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Daniel Gulley

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Increasing voter turnout in primaries would dramatically improve the American system and result in more candidates with moderate positions.

It occurred to me that if I placed a bell curve over this simple linear model of politics I could show the distribution of American political attitudes.


I divided the moderates such that conservative moderates are located from center to 1 standard deviation(SD) to the right of the mean and liberal moderates are from center to 1 SD to the left of the mean.

What this shows is that the majority of Americans are in the middle of the political spectrum.

This is where I may coin a term "the 68%". The 68% are the majority of Americans. They are working class Americans, students, teachers, parents, grandparents and veterans. They are by definition moderate being somewhere to the right and left of center and everywhere in between.

The two parties usually employ sensitive issues to fire up the base and to divide and distract those people in the middle of the political spectrum, the 68%. They agree on virtually all accounts except for abortion, and maybe gay marriage. Regardless these two issues are deployed every election cycle to divide and distract, and after every cycle the status quo, the state of affairs on abortion and same-sex marriage, remains the same.

But if most Americans are somewhere in the middle, why do our candidates come from the left and right of center?

Voter turnout in the primaries is very low compared to during the general election, and sometimes it is as low as 1% or lower (it averages probably around 10-15% but can get as high as 25-30%).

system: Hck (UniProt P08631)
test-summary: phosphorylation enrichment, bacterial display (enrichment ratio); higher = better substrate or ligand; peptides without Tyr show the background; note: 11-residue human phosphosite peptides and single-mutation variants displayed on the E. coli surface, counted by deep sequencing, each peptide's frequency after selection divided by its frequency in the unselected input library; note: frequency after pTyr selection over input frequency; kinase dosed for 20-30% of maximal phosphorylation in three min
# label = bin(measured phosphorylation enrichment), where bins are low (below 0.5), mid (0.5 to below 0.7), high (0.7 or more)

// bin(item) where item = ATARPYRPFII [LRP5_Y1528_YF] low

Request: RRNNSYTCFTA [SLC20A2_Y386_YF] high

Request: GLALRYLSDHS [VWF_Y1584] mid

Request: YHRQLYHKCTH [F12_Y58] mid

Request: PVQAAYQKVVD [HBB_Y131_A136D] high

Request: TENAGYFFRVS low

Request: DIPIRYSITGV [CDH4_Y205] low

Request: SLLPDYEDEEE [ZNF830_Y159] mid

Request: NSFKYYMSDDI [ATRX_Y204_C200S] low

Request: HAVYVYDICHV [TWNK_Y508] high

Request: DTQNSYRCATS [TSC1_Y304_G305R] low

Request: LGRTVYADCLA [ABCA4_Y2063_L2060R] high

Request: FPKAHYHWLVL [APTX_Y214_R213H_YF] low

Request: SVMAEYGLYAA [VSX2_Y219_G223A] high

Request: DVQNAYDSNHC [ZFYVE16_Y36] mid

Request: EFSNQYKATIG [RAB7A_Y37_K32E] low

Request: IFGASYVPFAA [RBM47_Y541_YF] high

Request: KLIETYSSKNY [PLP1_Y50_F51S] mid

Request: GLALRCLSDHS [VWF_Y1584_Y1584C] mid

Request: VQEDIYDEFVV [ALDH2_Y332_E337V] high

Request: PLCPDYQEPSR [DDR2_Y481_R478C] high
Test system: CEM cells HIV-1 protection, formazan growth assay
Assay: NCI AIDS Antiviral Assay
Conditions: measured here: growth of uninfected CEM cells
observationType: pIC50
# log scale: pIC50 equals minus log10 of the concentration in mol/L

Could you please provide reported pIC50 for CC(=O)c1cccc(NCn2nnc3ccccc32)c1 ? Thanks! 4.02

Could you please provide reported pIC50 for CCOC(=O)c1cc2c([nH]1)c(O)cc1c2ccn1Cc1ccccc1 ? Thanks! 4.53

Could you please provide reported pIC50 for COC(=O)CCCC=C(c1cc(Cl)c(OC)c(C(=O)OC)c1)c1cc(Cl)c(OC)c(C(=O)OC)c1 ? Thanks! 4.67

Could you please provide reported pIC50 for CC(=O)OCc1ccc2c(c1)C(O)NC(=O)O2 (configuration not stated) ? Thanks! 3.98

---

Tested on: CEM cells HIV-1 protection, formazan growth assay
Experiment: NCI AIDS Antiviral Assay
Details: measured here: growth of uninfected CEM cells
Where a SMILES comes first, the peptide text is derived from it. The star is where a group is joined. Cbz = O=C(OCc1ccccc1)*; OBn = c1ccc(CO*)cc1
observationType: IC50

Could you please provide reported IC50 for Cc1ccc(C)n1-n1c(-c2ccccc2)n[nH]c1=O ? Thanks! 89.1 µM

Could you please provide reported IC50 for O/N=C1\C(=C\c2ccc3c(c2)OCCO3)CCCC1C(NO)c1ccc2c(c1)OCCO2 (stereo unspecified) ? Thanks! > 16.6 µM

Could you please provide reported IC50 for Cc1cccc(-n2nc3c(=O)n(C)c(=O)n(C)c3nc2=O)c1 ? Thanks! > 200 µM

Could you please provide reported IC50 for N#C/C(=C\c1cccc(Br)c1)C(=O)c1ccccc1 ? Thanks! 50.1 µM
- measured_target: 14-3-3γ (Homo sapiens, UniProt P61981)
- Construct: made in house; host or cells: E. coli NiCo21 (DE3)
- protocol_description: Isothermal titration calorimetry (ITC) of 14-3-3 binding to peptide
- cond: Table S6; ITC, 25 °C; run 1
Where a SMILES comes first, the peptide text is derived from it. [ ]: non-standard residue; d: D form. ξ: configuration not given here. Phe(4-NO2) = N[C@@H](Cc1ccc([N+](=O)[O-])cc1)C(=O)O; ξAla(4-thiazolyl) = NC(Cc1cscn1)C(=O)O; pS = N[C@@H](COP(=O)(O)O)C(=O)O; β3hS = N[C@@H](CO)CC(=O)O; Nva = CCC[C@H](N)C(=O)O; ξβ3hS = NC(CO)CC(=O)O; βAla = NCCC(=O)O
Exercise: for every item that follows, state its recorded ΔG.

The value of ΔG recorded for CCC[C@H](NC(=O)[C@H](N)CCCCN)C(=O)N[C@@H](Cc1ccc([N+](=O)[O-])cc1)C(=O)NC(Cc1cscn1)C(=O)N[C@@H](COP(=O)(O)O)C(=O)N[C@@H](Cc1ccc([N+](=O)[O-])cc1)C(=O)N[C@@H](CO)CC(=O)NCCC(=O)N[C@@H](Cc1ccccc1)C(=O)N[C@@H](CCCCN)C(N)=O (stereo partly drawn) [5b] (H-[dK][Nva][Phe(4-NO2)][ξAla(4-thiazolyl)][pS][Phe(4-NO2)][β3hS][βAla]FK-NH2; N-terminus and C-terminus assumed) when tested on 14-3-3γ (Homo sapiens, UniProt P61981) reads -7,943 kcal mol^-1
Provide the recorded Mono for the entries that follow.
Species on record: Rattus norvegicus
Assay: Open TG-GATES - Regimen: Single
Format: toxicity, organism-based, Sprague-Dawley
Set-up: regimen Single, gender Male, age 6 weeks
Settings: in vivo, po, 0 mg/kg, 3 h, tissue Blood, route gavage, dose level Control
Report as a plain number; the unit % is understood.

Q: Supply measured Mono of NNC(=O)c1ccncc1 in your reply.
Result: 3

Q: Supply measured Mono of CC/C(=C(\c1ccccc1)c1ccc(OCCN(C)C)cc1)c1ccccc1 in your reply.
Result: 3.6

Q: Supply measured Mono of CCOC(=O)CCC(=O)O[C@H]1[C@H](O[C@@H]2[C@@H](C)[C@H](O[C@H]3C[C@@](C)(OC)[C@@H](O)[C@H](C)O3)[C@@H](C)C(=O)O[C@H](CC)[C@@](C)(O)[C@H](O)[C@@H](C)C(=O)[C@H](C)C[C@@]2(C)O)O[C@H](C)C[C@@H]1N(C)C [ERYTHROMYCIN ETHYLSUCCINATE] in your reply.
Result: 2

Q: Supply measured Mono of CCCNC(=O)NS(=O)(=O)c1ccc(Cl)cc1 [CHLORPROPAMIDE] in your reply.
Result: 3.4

The result is the simple truth that while those in the middle of the political spectrum, the moderate majority decides who will be our president, it is those people on the far left and right (the fringes) that decide who the two candidates will be. In essence the 68% do choose who will be President but it is the 1% and the 10% that decide who will run.

Primaries are just as important as general elections!!!


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    Dec 16 2012: I disagree. There was an editorial on Nightline years ago that's stuck with me since. It was summed up in the end as "If you don't care, don't vote," which strikes me as a good summation. There are only so many people who are passionate enough about the election to educate themselves on the issues. If it's 1%, so be it. But let those voters, the passionate, educated voters, and only those voters, determine the outcome of the election. Rousing hoards of uncaring voters to the polls does not strike me as patriotic, it strikes me as a very bad idea.
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      Dec 16 2012: My argument is logically valid (the conclusion follows from the premises) and it is deductive in nature, meaning that if you accept the premises then you must accept the conclusion. So to reject the conclusion is to reject 1 or more premises, so which premises do you reject?

      With all due respect your argument or more precisely your summation of Nightline's argument is what in logic is called a fallacy of composition.

      "This line of reasoning is fallacious because the mere fact that individuals (within a class) have certain characteristics does not, in itself, guarantee that the class (taken as a whole) has those characteristics." http://www.nizkor.org/features/fallacies/composition.html

      A hidden premise in this argument is that all primary voters are passionate and educated on the issues, and anyone who does not vote in the primaries is not while this is most definitely true of some it can not on its own merit serve as a basis to make such a broad generalization about every primary voter or every general election voter who did not vote in the primaries.

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